Writing While the World Burns

Scott Russell Sanders lives in the hill country of southern Indiana, where he has written more than twenty books of fiction and nonfiction, including A Conservationist Manifesto (Indiana University Press, 2009) and Hunting for Hope (Beacon Press, 1998). His most recent books (also from IU Press) are Stone Country: Then & Now (2017), a documentary narrative made in collaboration with photographer Jeffrey Wolin, and Dancing in Dreamtime (2016), a collection of eco-science-fiction stories. He is currently finishing his portion of Ordinary Wealth, fifty brief tales written in response to photographs by Peter Forbes.

on Unaccompanied Minors by Alden Jones

Fleming Smith is a recent graduate of Athens Academy in Athens, Georgia. During high school, she interned at the Athens Banner-Herald and The Georgia Review. This year, she won first place at the state literary competition for Girls’ Essay Class A Private. She has written three novels and is currently at work on a fourth. In the fall, she will begin her undergraduate work at Sewanee: The University of the South.

on Now We Will Be Happy by Amina Gautier

Siân Griffiths directs the creative writing program at Weber State University. Her work has appeared in Fifth Wednesday Journal, Ninth Letter, the Rumpus, Quarterly West, and many other publications. Her first novel, Borrowed Horses (New Rivers Press, 2013), was a semi-finalist for the 2014 VCU Cabell First Novelist Award.

on Man in Profile: Joseph Mitchell of The New Yorker by Thomas Kunkel

Baynard Woods is the author of Coffin Point: The Strange Cases of Ed McTeer, Witchdoctor Sheriff (River City Publishing, 2010). He is editor-at-large and a columnist at the Baltimore City Paper, and his work has appeared in the New York Times, McSweeney’s, and numerous other publications. He is writing a book about people who believe in the Greek gods.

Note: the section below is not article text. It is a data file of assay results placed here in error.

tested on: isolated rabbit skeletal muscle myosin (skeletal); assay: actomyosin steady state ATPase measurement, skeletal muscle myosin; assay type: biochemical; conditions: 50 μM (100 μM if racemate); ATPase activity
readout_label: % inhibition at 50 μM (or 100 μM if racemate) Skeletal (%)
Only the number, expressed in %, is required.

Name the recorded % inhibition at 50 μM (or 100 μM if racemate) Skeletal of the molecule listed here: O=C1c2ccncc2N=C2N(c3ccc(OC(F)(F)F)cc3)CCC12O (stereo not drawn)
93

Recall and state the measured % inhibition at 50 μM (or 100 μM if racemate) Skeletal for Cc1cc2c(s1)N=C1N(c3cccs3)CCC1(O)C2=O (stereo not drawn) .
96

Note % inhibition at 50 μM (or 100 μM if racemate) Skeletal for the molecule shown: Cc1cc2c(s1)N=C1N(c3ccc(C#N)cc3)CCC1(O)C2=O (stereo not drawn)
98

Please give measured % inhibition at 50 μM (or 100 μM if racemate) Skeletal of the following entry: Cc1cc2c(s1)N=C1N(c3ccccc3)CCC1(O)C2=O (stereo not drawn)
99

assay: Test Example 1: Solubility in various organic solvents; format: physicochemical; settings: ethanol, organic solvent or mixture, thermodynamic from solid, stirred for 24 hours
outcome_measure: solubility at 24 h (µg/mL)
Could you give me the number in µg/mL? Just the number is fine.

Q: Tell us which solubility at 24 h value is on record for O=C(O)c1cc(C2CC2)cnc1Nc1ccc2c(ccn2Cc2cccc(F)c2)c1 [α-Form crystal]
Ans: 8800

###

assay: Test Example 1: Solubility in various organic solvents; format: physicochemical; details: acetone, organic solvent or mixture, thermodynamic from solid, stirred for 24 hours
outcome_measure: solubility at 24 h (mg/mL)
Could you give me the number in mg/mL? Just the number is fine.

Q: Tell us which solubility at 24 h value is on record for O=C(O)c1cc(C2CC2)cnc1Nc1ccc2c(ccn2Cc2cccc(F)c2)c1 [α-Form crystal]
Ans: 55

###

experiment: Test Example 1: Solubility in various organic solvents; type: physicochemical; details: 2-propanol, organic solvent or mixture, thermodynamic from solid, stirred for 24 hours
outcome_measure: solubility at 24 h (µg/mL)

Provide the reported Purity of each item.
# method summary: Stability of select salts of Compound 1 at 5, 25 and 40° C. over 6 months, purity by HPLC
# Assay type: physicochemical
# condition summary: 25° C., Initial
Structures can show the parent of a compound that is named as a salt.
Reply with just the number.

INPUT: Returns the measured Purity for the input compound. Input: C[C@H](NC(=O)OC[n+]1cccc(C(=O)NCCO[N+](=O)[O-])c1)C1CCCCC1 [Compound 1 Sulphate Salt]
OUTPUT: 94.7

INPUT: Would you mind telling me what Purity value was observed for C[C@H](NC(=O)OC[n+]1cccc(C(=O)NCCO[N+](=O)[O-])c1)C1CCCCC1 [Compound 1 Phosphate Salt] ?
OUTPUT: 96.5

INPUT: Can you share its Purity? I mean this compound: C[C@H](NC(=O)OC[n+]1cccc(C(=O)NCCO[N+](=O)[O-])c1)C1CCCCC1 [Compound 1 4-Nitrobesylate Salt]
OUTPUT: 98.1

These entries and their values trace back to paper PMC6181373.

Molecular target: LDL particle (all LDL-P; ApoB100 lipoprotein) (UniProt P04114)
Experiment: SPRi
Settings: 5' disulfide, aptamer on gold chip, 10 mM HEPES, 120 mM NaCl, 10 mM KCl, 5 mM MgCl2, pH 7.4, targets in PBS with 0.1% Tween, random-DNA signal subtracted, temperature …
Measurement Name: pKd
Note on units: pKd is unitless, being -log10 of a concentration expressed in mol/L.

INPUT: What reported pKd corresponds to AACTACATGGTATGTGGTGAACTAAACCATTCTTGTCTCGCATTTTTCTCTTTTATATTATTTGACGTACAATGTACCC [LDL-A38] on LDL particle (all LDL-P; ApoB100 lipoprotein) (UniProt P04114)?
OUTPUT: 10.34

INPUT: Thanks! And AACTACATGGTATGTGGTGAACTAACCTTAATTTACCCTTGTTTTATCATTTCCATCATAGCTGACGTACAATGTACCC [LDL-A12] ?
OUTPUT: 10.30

on The Wilds by Julia Elliott

Janet Geddis is a writer, editor, and voracious reader originally from Atlanta. In 2011, she achieved a lifelong dream by opening Avid Bookshop, a community-focused, independent bookstore in Athens, Georgia, that has become a literary destination for authors and readers alike. Janet earned her BA in English at NYU and her MEd in gifted and creative education from the University of Georgia. In addition to running the bookshop, she is a featured writer and patient advocate at Migraine.com.

Just Who Is This Oscar Wilde Person, Anyway? (on David M. Friedman’s Wilde in America: Oscar Wilde and the Invention of Modern Celebrity; Roy Morris Jr.’s Declaring His Genius: Oscar Wilde in North America; & Antony Edmonds’ Oscar Wilde’s Scandalous Summer: The 1894 Worthing Holiday and the Aftermath)

Jonathan Russell Clark is the author of An Oasis of Horror in a Desert of Boredom (Fiction Advocate Press, 2018) and the forthcoming Skateboard (Bloomsbury Academic Press, 2022). His work has appeared in the New York Times Book Review, the San Francisco Chronicle, Tin House, Vulture, and numerous other publications.

Faithful Are the Wounds (on Zachary Leader’s The Life of Saul Bellow: To Fame and Fortune, 1915–1964)

Jeffrey Meyers, a Fellow of the Royal Society of Literature, has recently published Thomas Mann’s Artist-Heroes (Northwestern University Press, 2014), Remembering Iris Murdoch (Palgrave Pivot, 2013), and the paperback edition of Scott Fitzgerald: A Biography (Harper Perennial, 2014). Thirty of his books have been translated into fourteen languages and seven alphabets, and published on six continents. In 2012 he gave the Seymour lectures on biography, sponsored by the National Library of Australia, in Canberra, Melbourne, and Sydney.

To Make It New (on Barbara Hamby’s On the Street of Divine Love: New and Selected Poems; Charlie Smith’s Jump Soul: New and Selected Poems; & B. H. Fairchild’s The Blue Buick: New and Selected Poems)

Kevin Clark’s several books of poems include the forthcoming The Consecrations (Stephen F. Austin State University Press, 2021). His first collection, In the Evening of No Warning (New Issues Poetry and Prose, 2002), earned a grant from the Academy of American Poets, and his second, Self-Portrait with Expletives (2010), won the Pleiades Press prize. His poetry appears in the Southern Review, Ploughshares, Prairie Schooner, Iowa Review, Poetry Northwest, Gulf Coast, and Crazyhorse. A regular critic for The Georgia Review, he’s also published essays in the Southern Review, Papers on Language and Literature, and Contemporary Literary Criticism. He teaches at the Rainier Writing Workshop. 

BAIT BALL

Charles Harper Webb’s latest book, Brain Camp, was published by the University of Pittsburgh Press in 2015. A Million MFAs Are Not Enough, a book of essays on contemporary American poetry, is forthcoming from Red Hen Press in 2016. Recipient of grants from the Whiting and Guggenheim foundations, Webb teaches creative writing at California State University, Long Beach.